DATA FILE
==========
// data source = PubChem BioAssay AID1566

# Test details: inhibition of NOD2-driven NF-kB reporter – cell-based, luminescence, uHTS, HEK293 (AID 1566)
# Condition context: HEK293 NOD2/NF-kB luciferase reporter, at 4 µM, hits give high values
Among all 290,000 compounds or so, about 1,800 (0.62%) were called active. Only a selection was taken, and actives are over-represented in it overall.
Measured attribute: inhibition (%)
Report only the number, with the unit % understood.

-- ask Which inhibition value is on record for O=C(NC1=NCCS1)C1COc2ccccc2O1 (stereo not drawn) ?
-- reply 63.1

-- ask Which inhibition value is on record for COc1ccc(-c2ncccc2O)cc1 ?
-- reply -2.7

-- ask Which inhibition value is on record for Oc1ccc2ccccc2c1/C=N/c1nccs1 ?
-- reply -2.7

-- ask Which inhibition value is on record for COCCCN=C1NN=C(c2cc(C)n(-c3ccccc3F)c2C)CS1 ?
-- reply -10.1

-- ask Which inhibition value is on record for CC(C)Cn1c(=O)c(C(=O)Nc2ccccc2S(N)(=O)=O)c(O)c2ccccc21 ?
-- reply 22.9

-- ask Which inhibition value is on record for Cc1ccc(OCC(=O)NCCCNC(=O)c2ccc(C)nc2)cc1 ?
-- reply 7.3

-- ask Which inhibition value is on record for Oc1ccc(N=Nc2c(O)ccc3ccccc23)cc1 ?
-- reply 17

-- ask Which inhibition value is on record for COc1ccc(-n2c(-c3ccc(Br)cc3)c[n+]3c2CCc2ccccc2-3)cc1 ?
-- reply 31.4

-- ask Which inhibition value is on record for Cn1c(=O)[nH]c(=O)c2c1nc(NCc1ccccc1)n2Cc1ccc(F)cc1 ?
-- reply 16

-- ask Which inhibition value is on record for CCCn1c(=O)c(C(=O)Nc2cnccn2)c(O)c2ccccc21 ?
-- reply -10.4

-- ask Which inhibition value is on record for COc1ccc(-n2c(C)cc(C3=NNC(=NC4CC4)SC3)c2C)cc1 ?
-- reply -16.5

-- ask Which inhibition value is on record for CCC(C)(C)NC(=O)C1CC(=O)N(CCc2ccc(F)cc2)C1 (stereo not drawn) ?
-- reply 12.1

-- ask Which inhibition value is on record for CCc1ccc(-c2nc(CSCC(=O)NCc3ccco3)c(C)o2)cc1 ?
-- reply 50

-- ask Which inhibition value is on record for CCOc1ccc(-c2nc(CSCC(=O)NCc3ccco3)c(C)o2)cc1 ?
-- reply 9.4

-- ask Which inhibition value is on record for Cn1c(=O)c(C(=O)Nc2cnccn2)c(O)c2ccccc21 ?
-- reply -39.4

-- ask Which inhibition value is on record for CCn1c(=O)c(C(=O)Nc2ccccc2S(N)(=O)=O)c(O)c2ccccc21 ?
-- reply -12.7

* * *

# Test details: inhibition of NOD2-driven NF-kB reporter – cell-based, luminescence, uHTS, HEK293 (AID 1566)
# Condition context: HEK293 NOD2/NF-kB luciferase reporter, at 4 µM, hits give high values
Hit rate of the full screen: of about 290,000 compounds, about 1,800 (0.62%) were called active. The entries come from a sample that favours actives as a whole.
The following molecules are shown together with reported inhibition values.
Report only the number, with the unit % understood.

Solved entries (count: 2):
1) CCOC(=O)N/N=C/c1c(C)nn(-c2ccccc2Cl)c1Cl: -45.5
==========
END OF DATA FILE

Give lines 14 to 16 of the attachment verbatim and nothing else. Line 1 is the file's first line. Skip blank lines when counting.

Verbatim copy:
-- reply -10.1

-- ask Which inhibition value is on record for CC(C)Cn1c(=O)c(C(=O)Nc2ccccc2S(N)(=O)=O)c(O)c2ccccc21 ?
-- reply 22.9